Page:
American Idol is the target of this scathing satire

Great World of Sound

on September 14, 2007 by Mark Keizer
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To pull off an effective scam, a conman must know what drives the mark: Greed? Lust for power? Vanity? Craig Zobel, director and co-writer of this modestly pitched, very entertaining debut feature, knows there's nary an American Idol wannabe who wouldn't drop 100 IQ points to convince themselves that the A&R executive gushing over that poorly written and horribly performed song really wants to make them a star. But going after our fame-oriented culture is easy. Zobel keeps pushing until capitalism itself becomes a sort of pyramid scheme, where everyone tries to get ahead on the unsuspecting backs of others. It's a shrewd combination that still manages to be immensely charming with a ramshackle sense of humor.

Martin (Pat Healy, a thin reed ready to snap) and Clarence (Kene Holliday) meet at a seminar for new employees at a fly-by-night record company called Great World of Sound. The seminar is captained by company founder Shank (John Baker), who claims that GWS (the company's initials match those of its owner, a red flag right there) is opening a North Carolina office to sign new talent. Considering the current state of pop music, it's not surprising that Martin and Clarence, having no experience in music other than listening to it, would be charged with finding local talent. But both are enthused by the opportunity, even if Martin blanches at having to squeeze each act for 30 percent of the $10,000 it costs to record and market a CD.

After initial success in town, Martin and Clarence are sent on the road to audition acts in various cities. Setting up shop in cheap motel rooms, the pair listens, swoons, then goes in for the kill, extracting money to offset the cost of an album that will never be made. But here's Zobel's genius move: The musicians (a generous term in some instances) are not actors. Emulating the film's con, Zobel placed ads in local newspapers soliciting bands to audition for a small record company. Respondents performed for Healy and Holliday, in character as Martin and Clarence. The acts were recorded using hidden cameras and only after the two leads tried to extract money were the bands told the true nature of the project.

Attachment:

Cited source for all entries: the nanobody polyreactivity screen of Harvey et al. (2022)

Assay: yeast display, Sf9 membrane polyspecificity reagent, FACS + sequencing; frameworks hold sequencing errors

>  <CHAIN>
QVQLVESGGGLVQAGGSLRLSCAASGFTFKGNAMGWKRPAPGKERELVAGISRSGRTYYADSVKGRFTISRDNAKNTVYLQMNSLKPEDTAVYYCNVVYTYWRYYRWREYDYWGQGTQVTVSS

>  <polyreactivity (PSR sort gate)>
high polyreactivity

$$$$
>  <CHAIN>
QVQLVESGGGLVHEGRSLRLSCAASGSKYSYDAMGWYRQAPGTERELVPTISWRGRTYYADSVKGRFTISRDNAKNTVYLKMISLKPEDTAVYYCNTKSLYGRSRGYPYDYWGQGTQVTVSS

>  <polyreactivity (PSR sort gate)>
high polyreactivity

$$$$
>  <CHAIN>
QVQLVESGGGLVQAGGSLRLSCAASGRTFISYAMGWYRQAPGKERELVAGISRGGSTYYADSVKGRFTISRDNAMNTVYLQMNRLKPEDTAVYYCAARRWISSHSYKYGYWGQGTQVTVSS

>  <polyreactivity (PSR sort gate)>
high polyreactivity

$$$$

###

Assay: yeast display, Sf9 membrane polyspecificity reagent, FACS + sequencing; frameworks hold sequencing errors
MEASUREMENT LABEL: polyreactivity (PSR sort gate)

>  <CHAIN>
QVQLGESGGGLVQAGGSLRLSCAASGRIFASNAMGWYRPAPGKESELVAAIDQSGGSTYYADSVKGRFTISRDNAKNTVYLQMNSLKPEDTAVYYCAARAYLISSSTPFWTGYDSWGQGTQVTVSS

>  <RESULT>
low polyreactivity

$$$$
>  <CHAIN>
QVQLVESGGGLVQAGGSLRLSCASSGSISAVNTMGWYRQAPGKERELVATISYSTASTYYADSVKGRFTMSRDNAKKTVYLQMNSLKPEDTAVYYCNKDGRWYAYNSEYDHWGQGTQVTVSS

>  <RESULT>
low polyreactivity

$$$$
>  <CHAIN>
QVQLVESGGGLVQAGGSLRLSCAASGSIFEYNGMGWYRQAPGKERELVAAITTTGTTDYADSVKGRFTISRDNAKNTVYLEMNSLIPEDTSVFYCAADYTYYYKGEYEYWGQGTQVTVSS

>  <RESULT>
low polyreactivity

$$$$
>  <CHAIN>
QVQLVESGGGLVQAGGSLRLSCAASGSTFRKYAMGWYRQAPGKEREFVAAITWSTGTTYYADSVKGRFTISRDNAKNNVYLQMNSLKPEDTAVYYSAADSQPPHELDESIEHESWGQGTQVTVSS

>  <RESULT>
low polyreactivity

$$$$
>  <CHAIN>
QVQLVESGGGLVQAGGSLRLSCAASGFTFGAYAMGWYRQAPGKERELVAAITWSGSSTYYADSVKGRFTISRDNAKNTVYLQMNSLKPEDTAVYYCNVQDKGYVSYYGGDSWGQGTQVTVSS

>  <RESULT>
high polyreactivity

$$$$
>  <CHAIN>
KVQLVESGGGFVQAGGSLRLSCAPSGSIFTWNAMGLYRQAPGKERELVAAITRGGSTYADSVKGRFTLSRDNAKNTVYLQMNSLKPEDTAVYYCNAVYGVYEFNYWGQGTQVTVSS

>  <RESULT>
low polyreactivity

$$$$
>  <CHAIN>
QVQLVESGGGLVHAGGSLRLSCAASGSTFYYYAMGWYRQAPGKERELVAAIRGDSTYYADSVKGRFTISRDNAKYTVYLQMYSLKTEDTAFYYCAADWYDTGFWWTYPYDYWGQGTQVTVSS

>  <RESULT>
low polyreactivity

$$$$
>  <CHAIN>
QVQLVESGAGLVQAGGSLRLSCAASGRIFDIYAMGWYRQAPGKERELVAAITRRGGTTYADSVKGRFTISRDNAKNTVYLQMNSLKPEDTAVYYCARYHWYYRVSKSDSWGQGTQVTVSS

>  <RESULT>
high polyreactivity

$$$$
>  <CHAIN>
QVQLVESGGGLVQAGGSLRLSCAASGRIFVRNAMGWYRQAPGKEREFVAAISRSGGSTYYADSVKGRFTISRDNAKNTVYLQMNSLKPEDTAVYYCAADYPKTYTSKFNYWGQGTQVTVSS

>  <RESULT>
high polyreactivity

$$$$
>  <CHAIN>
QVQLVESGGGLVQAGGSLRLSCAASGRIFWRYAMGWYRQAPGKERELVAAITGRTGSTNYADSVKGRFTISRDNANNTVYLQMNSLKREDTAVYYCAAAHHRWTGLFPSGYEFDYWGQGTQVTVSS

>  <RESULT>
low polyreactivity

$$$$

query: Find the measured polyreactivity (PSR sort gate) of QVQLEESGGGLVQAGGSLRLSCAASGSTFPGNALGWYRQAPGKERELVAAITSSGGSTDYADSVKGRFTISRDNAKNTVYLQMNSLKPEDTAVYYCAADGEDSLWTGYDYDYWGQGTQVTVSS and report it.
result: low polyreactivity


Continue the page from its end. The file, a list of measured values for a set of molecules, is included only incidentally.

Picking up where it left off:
The movie never looks down on Martin and Clarence, nor does it pass judgment on anyone's behavior, including Shank and his slimy number two Layton (Robert Longstreet). There's a sense that possibly Clarence and definitely Martin know the operation is a scam from the get-go, but desperation can lower anyone's defenses. Martin's first inkling of doom is his unappreciated, and rather curious, passion for “The New National Anthem,” written by a young black girl who can't sing and isn't up to the demands of writing a new patriotic song. (Sample lyric: “This song is for your catamarans/and y'all with super-bad Trans Ams”). And when Shank begins sending Martin and Clarence one-way tickets out of town and putting them up in hotel rooms with one bed, they can't deny that not only have they been scammed, but they've been unknowingly scamming honest, if talentless, musicians.

Zobel, whose father ran the con depicted in the movie, gets a lot of mileage out of his low budget. The locations are down-market authentic, the haircuts scream Main Street barbershop, and the clothing is short-sleeved-dress-shirt sophisticated. The camera floats around capturing the actors, and Zobel isn't afraid to overlap dialogue that drips with flim-flam flair. At one point, Shank, broad-shouldered and infomercial unctuous, tells his junior execs to use metaphors to confuse their marks. Later, when a producer complains that GWS will sign absolutely anybody, Shank compares the company to a university that must admit lousy students to bankroll good ones. The confused producer is assuaged.

To the film's credit, Martin and Clarence never slap their foreheads in recognition of being had. The cloud slowly lifts, and the players slink back into their holes like embarrassed children. There is no catharsis. Great World of Sound makes its point quietly. Everyone wants a shortcut to success, and the culture is increasingly geared toward that end. Shank and his ilk know there's always another fish and the barrel keeps getting bigger.
Distributor: Magnolia
Cast: Pat Healy and Kene Holliday
Director: Craig Zobel
Screenwriters: George Smith and Craig Zobel
Producers: Melissa Palmer, David Gordon Green, Richard Wright and Craig Zobel
Genre: Comedy drama
Rating: R for language
Running time: 106 min.
Release date: September 14, 2007 NY, September 28 LA, October exp.
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